Furthermore, the story of Pinnacle: The First Book of Eng was substantially modified to support the development of the opera script and its corresponding libretto. Given that the Ido Chronicles itself is still undergoing publication , this presents an opportunity to “update” the story of Pinnacle to bring it into alignment with the opera. Note that one of Edwards’ goals in writing the Ido Chronicles was to allow for a certain level of inconsistency to exist between the different versions of the same story, that is, emphasizing that multiple truths are needed to describe human experiences, not all of them consistent with each other. Nonetheless, the opera represents a dramatic change and hence some effort to reduce the level of inconsistency is being attempted. Pinnacle: The First Book of Eng required revision in any case, for other reasons, but the rewriting will include paying attention to the need to bring the text within the broad framework provided by the operatic version of the text. Hence the work on the opera has enriched the writing of the source story in substantive and interesting ways.
Our team remains convinced that participatory opera is viable despite skepticism on the part of some practitioners . Our project, in many ways, only scratched the surface of what could be achieved. Participation could potentially involve many different modalities, up to and including direct insertion of audience members, e.g., as avatars, into the unfolding scenario of the opera. However, such direct insertion poses challenges for managing the story line that results. We found a more organic means of having audiences influence the unfolding action by allowing them to control flora and fauna, that is, peripheral elements within the current set design that nonetheless may affect the story line.
We also noted that it is possible to provide a kind of “local” interaction that individual observers may see—through, for example, a virtual or augmented reality device without affecting the shared perspective—that is, they may control the virtual appearance (e.g., esthetics) of many of the scene elements without necessarily affecting the story line itself. These esthetic considerations/interactions will also affect the final perception by the participant of the opera. Indeed our work highlights these two distinct modalities for participation, one involving the private customization of the esthetics of the presentation via personal devices, and the other collecting reactions (i.e., gestures, voice) so as to ensure their cumulative effect on the shared action as it unfolds.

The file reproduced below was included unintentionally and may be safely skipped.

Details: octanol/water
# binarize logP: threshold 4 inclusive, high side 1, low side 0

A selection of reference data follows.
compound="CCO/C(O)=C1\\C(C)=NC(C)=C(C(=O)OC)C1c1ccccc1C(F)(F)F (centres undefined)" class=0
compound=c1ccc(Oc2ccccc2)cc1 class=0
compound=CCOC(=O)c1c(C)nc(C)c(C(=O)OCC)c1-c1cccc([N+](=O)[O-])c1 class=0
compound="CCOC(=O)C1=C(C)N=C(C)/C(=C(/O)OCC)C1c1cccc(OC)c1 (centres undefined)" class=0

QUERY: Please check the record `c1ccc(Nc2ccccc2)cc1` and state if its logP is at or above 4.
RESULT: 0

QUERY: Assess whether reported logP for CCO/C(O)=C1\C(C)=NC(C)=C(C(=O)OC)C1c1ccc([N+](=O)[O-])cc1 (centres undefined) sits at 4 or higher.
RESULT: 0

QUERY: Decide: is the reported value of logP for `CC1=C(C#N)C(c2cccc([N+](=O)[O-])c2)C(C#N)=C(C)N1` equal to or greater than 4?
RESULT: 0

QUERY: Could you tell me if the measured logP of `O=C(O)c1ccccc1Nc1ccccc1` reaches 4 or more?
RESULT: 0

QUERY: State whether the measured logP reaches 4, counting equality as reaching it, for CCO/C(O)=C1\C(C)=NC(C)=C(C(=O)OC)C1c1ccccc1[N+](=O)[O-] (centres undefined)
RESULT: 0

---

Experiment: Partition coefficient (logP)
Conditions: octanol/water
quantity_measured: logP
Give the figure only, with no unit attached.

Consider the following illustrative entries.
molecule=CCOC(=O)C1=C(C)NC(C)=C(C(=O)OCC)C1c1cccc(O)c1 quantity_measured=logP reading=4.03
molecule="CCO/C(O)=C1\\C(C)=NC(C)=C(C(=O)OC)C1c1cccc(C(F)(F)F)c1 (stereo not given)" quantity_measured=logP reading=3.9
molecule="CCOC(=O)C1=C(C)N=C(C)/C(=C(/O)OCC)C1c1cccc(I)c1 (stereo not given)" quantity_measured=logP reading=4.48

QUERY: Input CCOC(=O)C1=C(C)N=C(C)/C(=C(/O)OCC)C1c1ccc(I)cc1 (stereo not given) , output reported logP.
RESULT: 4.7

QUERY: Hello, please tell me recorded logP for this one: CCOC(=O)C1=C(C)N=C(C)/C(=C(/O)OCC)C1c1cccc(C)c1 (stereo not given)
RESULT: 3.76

Although we remain convinced that augmented reality productions are a viable performance modality, our experience of augmented virtuality constitutes a useful and significantly less costly performance alternative. We use the term “augmented virtuality” to highlight the fact that although our opera was virtual, it included live performance elements that enhanced what would otherwise be a pure VR experience . For opera designed to be presented to small audiences in, for example, educational settings, virtual opera is a feasible product, where a fully developed stage production or even a reduced augmented reality staging would be prohibitively expensive.
Now that the opera and the online co-creation environment are both complete, we will be using these to reach out to a range of audiences in order to address issues of tolerance, change, conformity, disability and other relevant issues raised by these productions. We are also planning to extend the capabilities of the online co-creation environment and to encourage its use as a means to engage audiences in the production process, that is, the development of new operas, or in support of other collective ventures. Finally, it is worth noting that as a collaborative effort this was an extraordinary adventure at the intersection between artistic creation, technological innovation and the science of audience engagement.
We gratefully acknowledge the financial support of the Canadian Social Sciences and Humanities Research Council (SSHRC) via its Insight Development Program, and also we thank Sophie Stévance, Erin Manning, Adel Elmaghraby, Alicia Lamontagne, Antoine Guérette, Afnen Arfaoui and André Dorval for their contributions to this work.
- Centre interdisciplinaire de recherche en réadaptation et integration sociale.